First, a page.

Kah - More Than Dawn
Kah is a female singer/songwriter from London that describes creating her records like “reading under covers by torchlight… In my songs are my dreams. In my dreams are my songs.” it’s a delightful image and one that’s important to hold to mind when listening to her debut album More Than Dawn.
The album opens with ‘Wanting to be Haunted’, which has a crawling bass line that shifts around the listeners feet like a snake, steadily wrapping them up in its addictive seductiveness. It has a strong Massive Attack influence but think more ‘Inertia Creeps’ rather than ‘Unfinished Sympathy’, with its rattling bones rhythms and muted but soulful singing.
Kah’s voice is best put to use when she moves away from this dark foreboding trip-hop doom and into the sunny optimism that is ‘Kite’. With a delicate guitar lick and distant programmed beats and clicks, it really brings her voice to life and reveals a deeper emotion than is allowed in the greasy underground sound of the surrounding tracks.
This is where the biggest problem with More Than Dawn lies. The reason Massive Attack excelled, and continue to excel, in the darkness of swirling atmospherics and doomed rumbles is that the lyrics were as equally disconnected as the music. They created an unsettling landscape that pulled the listener to mysterious places that no other artist had done before. The difference with Kah’s album is that the songs and lyrics are deeply personal affairs, packed with intimate thoughts, that the music occasionally contradicts with its aloof darker connotations. Songs like the aforementioned ‘Kite’ and new single ‘Goose Girl’ do succeed in bridging this gap with warmer melodies and sympathetic beats, but it doesn’t happen enough.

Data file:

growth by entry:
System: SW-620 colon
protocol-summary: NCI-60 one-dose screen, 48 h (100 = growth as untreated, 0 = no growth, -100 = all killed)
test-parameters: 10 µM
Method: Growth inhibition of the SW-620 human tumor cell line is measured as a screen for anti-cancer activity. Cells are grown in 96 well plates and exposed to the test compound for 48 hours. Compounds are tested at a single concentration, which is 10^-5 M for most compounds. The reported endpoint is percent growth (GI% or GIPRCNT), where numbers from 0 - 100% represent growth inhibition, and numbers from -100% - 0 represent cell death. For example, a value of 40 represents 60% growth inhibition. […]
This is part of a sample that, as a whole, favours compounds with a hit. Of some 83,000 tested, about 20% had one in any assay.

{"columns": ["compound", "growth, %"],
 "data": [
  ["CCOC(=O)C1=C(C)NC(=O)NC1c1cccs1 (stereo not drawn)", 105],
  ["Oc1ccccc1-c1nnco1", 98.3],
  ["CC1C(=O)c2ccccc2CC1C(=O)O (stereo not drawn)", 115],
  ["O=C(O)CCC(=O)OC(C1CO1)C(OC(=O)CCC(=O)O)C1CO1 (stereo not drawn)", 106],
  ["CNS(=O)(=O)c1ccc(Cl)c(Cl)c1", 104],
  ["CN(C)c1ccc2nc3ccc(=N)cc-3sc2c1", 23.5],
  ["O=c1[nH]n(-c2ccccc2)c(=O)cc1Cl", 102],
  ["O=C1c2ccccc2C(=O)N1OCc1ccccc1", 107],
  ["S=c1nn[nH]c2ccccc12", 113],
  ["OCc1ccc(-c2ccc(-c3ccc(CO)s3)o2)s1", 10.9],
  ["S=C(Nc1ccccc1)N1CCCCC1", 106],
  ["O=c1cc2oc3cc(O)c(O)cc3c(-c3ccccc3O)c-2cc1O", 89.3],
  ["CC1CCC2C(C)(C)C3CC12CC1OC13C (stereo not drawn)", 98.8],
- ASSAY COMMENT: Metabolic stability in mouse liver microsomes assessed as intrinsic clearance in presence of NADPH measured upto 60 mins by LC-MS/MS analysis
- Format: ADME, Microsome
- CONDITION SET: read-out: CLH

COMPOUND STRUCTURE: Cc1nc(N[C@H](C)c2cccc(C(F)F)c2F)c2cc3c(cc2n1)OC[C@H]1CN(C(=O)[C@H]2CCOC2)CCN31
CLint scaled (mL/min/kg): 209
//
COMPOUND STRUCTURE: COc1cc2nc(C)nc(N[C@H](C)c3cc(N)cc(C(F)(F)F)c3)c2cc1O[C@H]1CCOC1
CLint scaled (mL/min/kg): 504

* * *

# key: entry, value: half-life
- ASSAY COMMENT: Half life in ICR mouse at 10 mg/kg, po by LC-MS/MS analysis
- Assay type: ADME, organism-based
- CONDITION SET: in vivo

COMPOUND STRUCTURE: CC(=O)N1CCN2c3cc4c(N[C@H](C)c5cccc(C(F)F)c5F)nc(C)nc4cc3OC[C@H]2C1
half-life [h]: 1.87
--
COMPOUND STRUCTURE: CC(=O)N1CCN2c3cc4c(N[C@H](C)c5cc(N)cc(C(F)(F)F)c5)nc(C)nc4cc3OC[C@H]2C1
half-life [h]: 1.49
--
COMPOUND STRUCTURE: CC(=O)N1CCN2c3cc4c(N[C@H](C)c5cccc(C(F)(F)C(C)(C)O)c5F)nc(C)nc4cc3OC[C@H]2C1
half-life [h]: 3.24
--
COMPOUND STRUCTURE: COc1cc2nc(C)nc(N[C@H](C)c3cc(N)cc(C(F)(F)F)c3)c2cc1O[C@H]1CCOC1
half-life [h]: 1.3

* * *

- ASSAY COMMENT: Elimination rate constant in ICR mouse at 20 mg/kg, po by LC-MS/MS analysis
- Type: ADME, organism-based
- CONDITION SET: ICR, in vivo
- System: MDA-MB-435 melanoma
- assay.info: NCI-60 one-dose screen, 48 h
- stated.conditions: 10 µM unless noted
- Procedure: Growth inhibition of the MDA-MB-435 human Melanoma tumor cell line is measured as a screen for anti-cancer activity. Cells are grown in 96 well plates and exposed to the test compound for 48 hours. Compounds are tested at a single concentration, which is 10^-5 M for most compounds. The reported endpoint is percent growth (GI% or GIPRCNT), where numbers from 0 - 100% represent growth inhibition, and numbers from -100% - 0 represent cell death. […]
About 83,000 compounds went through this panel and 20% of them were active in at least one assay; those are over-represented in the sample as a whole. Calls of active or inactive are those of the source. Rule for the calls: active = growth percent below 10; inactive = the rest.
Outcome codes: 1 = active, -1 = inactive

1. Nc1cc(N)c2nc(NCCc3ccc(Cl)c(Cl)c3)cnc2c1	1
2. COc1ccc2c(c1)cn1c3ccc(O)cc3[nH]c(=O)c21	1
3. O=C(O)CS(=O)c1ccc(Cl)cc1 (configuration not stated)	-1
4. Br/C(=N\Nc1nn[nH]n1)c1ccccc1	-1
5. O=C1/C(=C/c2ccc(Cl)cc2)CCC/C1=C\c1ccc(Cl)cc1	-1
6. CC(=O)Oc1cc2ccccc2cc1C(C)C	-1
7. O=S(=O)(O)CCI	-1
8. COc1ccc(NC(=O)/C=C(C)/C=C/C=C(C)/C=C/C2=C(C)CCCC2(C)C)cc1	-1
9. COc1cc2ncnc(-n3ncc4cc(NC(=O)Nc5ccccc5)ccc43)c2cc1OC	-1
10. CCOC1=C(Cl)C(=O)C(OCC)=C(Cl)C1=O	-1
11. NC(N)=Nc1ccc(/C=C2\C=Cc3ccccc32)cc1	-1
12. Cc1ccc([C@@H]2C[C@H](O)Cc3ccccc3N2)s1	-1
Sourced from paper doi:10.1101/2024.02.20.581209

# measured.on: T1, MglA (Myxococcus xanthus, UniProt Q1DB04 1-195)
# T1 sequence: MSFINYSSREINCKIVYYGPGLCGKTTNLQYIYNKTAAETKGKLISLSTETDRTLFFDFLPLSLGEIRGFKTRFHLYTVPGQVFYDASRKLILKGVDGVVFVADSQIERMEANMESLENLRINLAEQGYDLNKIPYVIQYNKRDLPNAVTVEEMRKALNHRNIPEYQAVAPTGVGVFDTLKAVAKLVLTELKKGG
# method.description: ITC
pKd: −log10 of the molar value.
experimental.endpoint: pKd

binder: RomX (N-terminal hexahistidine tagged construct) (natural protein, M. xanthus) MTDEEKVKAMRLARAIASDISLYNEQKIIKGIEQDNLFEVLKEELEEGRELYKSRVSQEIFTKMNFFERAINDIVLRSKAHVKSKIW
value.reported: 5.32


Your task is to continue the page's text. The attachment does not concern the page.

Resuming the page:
This album feels like a stepping stone, and perhaps with album number two we’ll have more of an idea what sort of song-writer Kah is. But right now her soulful lyrics and heart-spilled tales are lost in the wasteland of a trip-hop apocalypse.